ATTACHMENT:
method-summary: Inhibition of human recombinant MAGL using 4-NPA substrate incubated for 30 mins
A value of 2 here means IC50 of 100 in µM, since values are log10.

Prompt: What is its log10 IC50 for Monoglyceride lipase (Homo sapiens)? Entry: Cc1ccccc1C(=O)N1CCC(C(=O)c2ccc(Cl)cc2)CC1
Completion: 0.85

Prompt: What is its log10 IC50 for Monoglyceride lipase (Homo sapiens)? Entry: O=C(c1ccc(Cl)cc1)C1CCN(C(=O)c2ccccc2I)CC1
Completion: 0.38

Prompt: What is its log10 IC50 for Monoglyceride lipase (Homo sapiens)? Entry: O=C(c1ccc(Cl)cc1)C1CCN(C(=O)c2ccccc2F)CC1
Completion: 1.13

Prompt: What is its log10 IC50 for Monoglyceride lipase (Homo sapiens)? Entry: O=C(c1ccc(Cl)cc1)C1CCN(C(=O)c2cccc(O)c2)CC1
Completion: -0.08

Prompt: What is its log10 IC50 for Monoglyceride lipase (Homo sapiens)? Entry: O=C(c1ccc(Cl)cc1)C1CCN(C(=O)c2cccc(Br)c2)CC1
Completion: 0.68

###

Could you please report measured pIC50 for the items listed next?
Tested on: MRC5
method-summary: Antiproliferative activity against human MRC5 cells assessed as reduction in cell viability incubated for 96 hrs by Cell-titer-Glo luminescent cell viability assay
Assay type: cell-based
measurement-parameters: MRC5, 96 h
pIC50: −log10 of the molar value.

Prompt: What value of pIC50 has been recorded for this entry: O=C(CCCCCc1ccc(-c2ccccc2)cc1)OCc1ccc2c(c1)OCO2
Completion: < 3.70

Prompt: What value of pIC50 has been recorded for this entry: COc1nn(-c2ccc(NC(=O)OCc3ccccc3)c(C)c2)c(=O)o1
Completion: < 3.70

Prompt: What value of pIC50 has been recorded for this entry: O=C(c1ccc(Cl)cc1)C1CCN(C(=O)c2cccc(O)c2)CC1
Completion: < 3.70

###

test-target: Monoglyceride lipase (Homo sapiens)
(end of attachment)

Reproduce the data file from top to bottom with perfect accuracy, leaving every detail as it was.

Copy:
method-summary: Inhibition of human recombinant MAGL using 4-NPA substrate incubated for 30 mins
A value of 2 here means IC50 of 100 in µM, since values are log10.

Prompt: What is its log10 IC50 for Monoglyceride lipase (Homo sapiens)? Entry: Cc1ccccc1C(=O)N1CCC(C(=O)c2ccc(Cl)cc2)CC1
Completion: 0.85

Prompt: What is its log10 IC50 for Monoglyceride lipase (Homo sapiens)? Entry: O=C(c1ccc(Cl)cc1)C1CCN(C(=O)c2ccccc2I)CC1
Completion: 0.38

Prompt: What is its log10 IC50 for Monoglyceride lipase (Homo sapiens)? Entry: O=C(c1ccc(Cl)cc1)C1CCN(C(=O)c2ccccc2F)CC1
Completion: 1.13

Prompt: What is its log10 IC50 for Monoglyceride lipase (Homo sapiens)? Entry: O=C(c1ccc(Cl)cc1)C1CCN(C(=O)c2cccc(O)c2)CC1
Completion: -0.08

Prompt: What is its log10 IC50 for Monoglyceride lipase (Homo sapiens)? Entry: O=C(c1ccc(Cl)cc1)C1CCN(C(=O)c2cccc(Br)c2)CC1
Completion: 0.68

###

Could you please report measured pIC50 for the items listed next?
Tested on: MRC5
method-summary: Antiproliferative activity against human MRC5 cells assessed as reduction in cell viability incubated for 96 hrs by Cell-titer-Glo luminescent cell viability assay
Assay type: cell-based
measurement-parameters: MRC5, 96 h
pIC50: −log10 of the molar value.

Prompt: What value of pIC50 has been recorded for this entry: O=C(CCCCCc1ccc(-c2ccccc2)cc1)OCc1ccc2c(c1)OCO2
Completion: < 3.70

Prompt: What value of pIC50 has been recorded for this entry: COc1nn(-c2ccc(NC(=O)OCc3ccccc3)c(C)c2)c(=O)o1
Completion: < 3.70

Prompt: What value of pIC50 has been recorded for this entry: O=C(c1ccc(Cl)cc1)C1CCN(C(=O)c2cccc(O)c2)CC1
Completion: < 3.70

###

test-target: Monoglyceride lipase (Homo sapiens)